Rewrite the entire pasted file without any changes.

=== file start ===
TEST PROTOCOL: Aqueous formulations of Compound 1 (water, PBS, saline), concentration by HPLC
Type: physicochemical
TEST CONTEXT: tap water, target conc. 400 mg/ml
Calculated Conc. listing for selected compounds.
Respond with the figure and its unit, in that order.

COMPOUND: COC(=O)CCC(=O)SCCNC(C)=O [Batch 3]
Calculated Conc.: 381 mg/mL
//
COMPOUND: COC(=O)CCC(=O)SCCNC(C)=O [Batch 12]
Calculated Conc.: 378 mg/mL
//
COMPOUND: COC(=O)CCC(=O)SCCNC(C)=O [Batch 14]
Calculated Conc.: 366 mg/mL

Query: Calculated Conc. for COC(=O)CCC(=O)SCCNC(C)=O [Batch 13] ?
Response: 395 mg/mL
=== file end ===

TEST PROTOCOL: Aqueous formulations of Compound 1 (water, PBS, saline), concentration by HPLC
Type: physicochemical
TEST CONTEXT: tap water, target conc. 400 mg/ml
Calculated Conc. listing for selected compounds.
Respond with the figure and its unit, in that order.

COMPOUND: COC(=O)CCC(=O)SCCNC(C)=O [Batch 3]
Calculated Conc.: 381 mg/mL
//
COMPOUND: COC(=O)CCC(=O)SCCNC(C)=O [Batch 12]
Calculated Conc.: 378 mg/mL
//
COMPOUND: COC(=O)CCC(=O)SCCNC(C)=O [Batch 14]
Calculated Conc.: 366 mg/mL

Query: Calculated Conc. for COC(=O)CCC(=O)SCCNC(C)=O [Batch 13] ?
Response: 395 mg/mL